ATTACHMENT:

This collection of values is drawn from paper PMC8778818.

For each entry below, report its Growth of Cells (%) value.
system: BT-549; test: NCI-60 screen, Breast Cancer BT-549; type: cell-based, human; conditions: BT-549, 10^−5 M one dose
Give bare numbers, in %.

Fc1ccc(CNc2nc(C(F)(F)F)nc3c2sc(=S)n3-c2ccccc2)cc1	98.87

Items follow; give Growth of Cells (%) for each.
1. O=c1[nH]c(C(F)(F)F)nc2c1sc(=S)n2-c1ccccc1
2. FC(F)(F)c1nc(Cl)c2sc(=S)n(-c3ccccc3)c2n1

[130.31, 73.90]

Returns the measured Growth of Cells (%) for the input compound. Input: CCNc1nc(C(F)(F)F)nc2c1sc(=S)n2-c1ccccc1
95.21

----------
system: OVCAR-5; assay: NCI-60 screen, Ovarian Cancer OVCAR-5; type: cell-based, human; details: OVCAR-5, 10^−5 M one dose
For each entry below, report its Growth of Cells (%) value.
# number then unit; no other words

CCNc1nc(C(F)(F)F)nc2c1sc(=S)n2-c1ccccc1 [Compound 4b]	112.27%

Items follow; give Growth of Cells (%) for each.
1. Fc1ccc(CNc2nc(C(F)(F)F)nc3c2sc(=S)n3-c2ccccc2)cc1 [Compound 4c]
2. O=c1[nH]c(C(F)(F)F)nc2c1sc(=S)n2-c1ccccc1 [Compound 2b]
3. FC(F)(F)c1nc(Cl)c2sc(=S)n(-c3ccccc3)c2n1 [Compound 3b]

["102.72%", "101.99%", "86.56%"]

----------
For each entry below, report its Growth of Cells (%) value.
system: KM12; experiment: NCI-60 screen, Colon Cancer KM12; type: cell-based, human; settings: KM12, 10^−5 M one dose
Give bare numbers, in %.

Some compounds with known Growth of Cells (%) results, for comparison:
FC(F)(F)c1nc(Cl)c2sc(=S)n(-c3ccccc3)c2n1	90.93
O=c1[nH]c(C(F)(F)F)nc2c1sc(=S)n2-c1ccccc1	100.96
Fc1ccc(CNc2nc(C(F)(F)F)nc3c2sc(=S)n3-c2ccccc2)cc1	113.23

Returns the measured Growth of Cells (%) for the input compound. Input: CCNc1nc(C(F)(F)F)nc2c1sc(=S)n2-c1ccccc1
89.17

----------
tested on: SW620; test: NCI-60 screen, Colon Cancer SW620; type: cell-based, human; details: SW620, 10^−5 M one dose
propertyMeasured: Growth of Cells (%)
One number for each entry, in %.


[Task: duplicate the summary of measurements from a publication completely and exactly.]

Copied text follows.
This collection of values is drawn from paper PMC8778818.

For each entry below, report its Growth of Cells (%) value.
system: BT-549; test: NCI-60 screen, Breast Cancer BT-549; type: cell-based, human; conditions: BT-549, 10^−5 M one dose
Give bare numbers, in %.

Fc1ccc(CNc2nc(C(F)(F)F)nc3c2sc(=S)n3-c2ccccc2)cc1	98.87

Items follow; give Growth of Cells (%) for each.
1. O=c1[nH]c(C(F)(F)F)nc2c1sc(=S)n2-c1ccccc1
2. FC(F)(F)c1nc(Cl)c2sc(=S)n(-c3ccccc3)c2n1

[130.31, 73.90]

Returns the measured Growth of Cells (%) for the input compound. Input: CCNc1nc(C(F)(F)F)nc2c1sc(=S)n2-c1ccccc1
95.21

----------
system: OVCAR-5; assay: NCI-60 screen, Ovarian Cancer OVCAR-5; type: cell-based, human; details: OVCAR-5, 10^−5 M one dose
For each entry below, report its Growth of Cells (%) value.
# number then unit; no other words

CCNc1nc(C(F)(F)F)nc2c1sc(=S)n2-c1ccccc1 [Compound 4b]	112.27%

Items follow; give Growth of Cells (%) for each.
1. Fc1ccc(CNc2nc(C(F)(F)F)nc3c2sc(=S)n3-c2ccccc2)cc1 [Compound 4c]
2. O=c1[nH]c(C(F)(F)F)nc2c1sc(=S)n2-c1ccccc1 [Compound 2b]
3. FC(F)(F)c1nc(Cl)c2sc(=S)n(-c3ccccc3)c2n1 [Compound 3b]

["102.72%", "101.99%", "86.56%"]

----------
For each entry below, report its Growth of Cells (%) value.
system: KM12; experiment: NCI-60 screen, Colon Cancer KM12; type: cell-based, human; settings: KM12, 10^−5 M one dose
Give bare numbers, in %.

Some compounds with known Growth of Cells (%) results, for comparison:
FC(F)(F)c1nc(Cl)c2sc(=S)n(-c3ccccc3)c2n1	90.93
O=c1[nH]c(C(F)(F)F)nc2c1sc(=S)n2-c1ccccc1	100.96
Fc1ccc(CNc2nc(C(F)(F)F)nc3c2sc(=S)n3-c2ccccc2)cc1	113.23

Returns the measured Growth of Cells (%) for the input compound. Input: CCNc1nc(C(F)(F)F)nc2c1sc(=S)n2-c1ccccc1
89.17

----------
tested on: SW620; test: NCI-60 screen, Colon Cancer SW620; type: cell-based, human; details: SW620, 10^−5 M one dose
propertyMeasured: Growth of Cells (%)
One number for each entry, in %.